This Ash tree stands between the village notice board and the post box. As you can only tell if it has this ash die-back thingy when it starts to grow next year, we are keeping our fingers crossed for it at the moment. The fungus, or whatever, is spread via the leaf mould and while young trees are being destroyed if they have it, the government has decided that older trees found to be infected should be left alone, as long as they’re safe, as even a dead tree is important to wild life.
Norse mythology has an Ash Tree called Yggdrasil, with humanity living beneath one of its roots, in one of the nine worlds. The whole business is very confused and no one seems to be too sure what the other worlds are. When you think of the way many of the Norse peoples lived, in isolated pockets of aggressive humanity in the company of the wild snow and ice and the, perhaps, even wilder seas, you can easily believe that a coherent theology was probably not at the top of their survival priorities.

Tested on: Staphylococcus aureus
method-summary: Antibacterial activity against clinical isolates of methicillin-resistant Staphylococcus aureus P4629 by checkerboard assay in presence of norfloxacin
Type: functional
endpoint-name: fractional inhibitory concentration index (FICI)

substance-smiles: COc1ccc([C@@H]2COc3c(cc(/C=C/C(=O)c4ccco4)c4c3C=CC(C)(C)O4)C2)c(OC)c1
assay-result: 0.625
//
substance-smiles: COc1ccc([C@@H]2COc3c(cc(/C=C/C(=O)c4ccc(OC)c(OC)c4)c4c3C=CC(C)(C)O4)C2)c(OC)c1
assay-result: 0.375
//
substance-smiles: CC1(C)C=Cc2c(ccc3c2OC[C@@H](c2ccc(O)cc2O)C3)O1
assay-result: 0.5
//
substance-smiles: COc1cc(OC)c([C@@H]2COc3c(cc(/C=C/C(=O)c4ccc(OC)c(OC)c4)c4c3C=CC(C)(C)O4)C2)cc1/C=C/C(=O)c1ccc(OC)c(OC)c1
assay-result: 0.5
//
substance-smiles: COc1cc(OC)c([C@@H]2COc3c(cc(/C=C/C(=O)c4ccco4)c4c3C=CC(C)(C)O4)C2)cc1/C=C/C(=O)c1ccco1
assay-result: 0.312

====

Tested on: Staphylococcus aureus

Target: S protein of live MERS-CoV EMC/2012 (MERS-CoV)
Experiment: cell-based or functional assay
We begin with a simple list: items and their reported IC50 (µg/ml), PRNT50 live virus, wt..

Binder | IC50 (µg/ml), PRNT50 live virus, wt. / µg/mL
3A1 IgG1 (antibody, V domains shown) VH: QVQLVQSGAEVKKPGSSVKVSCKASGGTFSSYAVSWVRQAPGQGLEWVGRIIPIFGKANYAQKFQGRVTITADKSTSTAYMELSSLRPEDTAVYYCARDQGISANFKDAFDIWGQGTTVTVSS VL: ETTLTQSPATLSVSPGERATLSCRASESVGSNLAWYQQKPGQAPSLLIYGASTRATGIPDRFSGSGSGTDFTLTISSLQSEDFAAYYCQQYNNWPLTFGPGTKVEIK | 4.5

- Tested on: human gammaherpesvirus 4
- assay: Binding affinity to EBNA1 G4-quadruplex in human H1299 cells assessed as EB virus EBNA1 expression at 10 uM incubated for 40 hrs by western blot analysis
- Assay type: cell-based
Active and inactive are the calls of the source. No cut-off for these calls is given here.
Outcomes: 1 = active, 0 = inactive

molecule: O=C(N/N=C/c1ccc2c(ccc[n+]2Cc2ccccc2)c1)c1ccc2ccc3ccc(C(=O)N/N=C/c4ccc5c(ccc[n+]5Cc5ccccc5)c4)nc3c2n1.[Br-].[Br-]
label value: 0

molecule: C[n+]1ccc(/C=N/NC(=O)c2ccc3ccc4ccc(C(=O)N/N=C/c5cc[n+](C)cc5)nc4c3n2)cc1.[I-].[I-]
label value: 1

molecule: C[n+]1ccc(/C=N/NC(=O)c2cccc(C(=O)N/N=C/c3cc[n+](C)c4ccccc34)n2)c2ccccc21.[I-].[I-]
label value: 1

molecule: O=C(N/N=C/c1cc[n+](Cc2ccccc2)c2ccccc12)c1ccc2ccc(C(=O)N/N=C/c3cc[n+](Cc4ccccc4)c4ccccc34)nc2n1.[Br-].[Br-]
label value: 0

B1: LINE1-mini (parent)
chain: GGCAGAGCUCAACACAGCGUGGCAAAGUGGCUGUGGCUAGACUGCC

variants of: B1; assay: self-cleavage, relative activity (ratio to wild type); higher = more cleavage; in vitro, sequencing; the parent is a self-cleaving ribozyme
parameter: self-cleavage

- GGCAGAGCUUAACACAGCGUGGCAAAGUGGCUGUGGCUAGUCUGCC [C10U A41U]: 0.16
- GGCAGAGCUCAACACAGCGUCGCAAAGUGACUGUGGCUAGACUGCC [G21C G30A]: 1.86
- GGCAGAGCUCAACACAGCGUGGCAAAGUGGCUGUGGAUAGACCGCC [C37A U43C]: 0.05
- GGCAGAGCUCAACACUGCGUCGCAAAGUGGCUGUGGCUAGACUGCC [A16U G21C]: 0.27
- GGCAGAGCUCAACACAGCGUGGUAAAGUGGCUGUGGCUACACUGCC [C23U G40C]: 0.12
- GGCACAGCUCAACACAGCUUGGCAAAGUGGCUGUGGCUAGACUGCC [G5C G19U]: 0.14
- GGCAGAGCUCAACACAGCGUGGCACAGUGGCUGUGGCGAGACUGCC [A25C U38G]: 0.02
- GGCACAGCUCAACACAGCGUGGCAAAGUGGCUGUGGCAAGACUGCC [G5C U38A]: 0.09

Ash wood is not much good in external use as it soon rots away, but it does make very good bows, bats, tool handles, Morgan sports cars and World War One fighter aircraft.